demonization campaign against China, vis. a vis. Tibet, forced labor,
treatment of female infants, anti-democratic crackdowns, and the like.  It
would take only a single sensationalized incident (an attack on Taiwan?
sinking of a carrier task force on its way to Taiwan?) for China to become
the ultimate satanic power in the eyes of Western publics.  You thought you
hated Noriega, Saddam, and then Milosevic?... wait till you see them all
rolled into one, with a pinko tinge, an inscrutable asiatic mind, and
enough firepower to actually be a credible _threat to the West (unlike all
the other military targets of the nineties).


Enough recapitulation... let's get on to the current accleration phase of
this simmering love-hate relationship with China.  The place to look, of
course, is that narrow sea that separates Taiwan from Mainland China.  No
so much the physical H(2)0 straits, but more the covoluted sea of confusion
that surrounds the very defintion of 'China'.  Like some modern version of
the 'magical trinity' - 'both one and three', the US has long nurtured an
ambiguous 'two China's and one' policy.  In Mainland China, this policy has
been interpreted as permitting the eventual reabsorption of its wayward
province, while Taiwan has interpreted it as a promise of Western
protection.  This ambiguity, it seems to me, has been intentionally
maintained, providing a potential firestorm that can be ignited at any
chosen time.  The question before us is: Is that 'chosen time' now
approaching?  Let's review a few recent developments...

In Foreign Affairs, November/December, 1998, we find, a report entitled
'Selling Out Taiwan'.  We learn that in a (then) recent visit to Shanghai
Clinton announced a major tilt toward China.  This was followed by
expressions of concern from Taiwan officials, fearing that China would
exploit the 'tilt' to bring greater pressure to bear on Taiwan.  Sure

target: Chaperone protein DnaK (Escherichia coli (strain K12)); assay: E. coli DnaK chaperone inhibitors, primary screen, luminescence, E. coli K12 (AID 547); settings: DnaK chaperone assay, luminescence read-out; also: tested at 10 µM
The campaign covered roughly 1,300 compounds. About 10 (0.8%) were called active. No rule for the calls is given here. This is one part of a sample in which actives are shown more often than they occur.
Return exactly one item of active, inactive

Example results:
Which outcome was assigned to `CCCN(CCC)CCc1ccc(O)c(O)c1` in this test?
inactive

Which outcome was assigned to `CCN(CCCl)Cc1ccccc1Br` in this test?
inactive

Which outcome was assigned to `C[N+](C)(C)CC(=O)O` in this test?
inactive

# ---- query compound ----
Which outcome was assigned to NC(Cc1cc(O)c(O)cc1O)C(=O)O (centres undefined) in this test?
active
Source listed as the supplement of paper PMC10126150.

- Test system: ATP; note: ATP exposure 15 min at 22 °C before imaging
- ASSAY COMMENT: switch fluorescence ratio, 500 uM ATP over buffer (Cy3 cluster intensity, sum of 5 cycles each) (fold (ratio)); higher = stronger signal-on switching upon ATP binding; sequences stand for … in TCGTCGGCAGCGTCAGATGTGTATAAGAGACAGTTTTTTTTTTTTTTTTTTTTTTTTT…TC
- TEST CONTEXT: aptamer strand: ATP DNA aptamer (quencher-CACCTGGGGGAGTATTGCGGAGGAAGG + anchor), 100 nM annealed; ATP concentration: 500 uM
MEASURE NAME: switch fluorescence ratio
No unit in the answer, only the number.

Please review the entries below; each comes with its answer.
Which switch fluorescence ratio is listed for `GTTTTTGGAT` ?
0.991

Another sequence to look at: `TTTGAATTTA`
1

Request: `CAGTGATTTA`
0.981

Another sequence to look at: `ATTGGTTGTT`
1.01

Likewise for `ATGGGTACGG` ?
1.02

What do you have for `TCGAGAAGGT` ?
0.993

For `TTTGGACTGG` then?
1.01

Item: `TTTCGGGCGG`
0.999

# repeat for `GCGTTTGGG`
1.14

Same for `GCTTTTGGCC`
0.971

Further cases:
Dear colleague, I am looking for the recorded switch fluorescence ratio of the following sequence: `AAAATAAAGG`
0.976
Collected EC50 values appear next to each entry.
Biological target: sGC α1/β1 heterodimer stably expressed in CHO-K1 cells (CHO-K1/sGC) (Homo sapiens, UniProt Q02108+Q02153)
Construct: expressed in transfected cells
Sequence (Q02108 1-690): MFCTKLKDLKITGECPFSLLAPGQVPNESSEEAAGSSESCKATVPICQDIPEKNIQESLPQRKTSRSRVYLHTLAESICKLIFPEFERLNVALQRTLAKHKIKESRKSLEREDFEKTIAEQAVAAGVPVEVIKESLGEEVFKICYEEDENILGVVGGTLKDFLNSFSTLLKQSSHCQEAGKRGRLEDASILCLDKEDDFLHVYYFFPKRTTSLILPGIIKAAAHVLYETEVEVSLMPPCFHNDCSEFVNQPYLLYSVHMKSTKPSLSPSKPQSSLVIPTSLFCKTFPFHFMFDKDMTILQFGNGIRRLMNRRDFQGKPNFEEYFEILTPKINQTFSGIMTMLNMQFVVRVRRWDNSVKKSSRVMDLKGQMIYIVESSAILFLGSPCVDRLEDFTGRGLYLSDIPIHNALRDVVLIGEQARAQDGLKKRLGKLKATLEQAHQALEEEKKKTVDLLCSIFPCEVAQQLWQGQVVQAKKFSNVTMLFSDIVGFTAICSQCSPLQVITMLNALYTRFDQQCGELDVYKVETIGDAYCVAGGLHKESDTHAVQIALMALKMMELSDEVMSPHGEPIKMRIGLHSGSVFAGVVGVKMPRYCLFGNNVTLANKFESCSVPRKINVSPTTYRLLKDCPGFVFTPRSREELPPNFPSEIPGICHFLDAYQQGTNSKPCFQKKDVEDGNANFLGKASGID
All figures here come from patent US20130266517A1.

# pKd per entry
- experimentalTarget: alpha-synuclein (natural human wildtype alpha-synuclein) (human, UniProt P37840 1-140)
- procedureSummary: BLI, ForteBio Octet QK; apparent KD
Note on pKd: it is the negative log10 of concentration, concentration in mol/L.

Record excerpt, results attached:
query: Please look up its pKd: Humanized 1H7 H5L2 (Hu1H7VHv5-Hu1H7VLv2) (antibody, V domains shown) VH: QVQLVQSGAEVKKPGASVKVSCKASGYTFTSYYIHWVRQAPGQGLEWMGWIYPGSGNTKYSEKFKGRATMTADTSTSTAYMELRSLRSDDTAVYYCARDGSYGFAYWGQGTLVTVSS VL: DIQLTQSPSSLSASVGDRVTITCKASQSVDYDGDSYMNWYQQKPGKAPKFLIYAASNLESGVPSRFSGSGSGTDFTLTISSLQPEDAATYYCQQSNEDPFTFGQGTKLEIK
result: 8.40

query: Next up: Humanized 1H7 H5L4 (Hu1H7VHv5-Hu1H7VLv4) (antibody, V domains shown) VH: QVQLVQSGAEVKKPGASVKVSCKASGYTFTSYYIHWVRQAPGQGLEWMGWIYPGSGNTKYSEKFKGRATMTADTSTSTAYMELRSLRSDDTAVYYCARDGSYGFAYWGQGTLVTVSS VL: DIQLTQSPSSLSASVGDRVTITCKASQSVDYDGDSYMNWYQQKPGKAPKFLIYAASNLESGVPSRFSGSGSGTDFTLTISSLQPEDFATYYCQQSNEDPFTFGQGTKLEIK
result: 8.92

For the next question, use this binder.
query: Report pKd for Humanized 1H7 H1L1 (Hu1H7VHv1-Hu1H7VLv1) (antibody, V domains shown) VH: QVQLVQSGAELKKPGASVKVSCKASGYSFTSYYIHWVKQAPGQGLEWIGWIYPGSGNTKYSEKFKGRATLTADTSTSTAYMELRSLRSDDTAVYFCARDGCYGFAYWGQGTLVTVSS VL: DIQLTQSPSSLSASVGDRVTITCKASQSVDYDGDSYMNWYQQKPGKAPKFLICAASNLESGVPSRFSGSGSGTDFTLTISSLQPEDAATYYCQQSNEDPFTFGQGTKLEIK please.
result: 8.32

enough, Bejing officials soon put the word out that from Clinton's
annoucement Taipei would "get a clear understainding of the situation", and
that the announcement "provided favorable conditions" for resolving the
Taiwan issue.

Are the Chinese reading more into Clinton's words than is warranted?  Are
they perhaps hearing what they want to hear?  I can't help but being
reminded of Saddam, and how he was tricked into invading Kuwait.  In
retrospect, we wonder how he could have been so stupid.  At the time,
however, he had an exaggerated opinion of Iraq's military prowess, and he
genuinely felt he had received an official US go-ahead for his invasion.
He was eager to believe he had approval, and not inclined to ponder other
possibilities.  When it later became clear the go-ahead was bogus, it was
too late, he had crossed the rubicon.   He had no idea of the historic
strategic drama he had stumbled into.

China certainly has more diplomatic savvy than our demented Saddam, and
plays a more cautious strategic game - but China is not immune from having
an exaggerated opinion of its own military capabilities, nor from believing
what it wants to believe about American intentions.  To us in the West, it
is obvious that the US would draw a firm line at any military invasion of
Taiwan.  No matter what any President might say or hint, we know that an
invasion of Taiwan would be viscerely experienced in America with an impact
approaching that of Perl Harbor - the invasion of Kuwait wasn't even in the
same league.  And there is no likelihood Clinton is going to play the
Chamberlain to a Chinese repeat of the German annexation of the
Sudetenland. No way, nada, nyet, it's not in the cards.  For some reason,
Chinese leades do not seem to be sensitive to this unspoken but immutable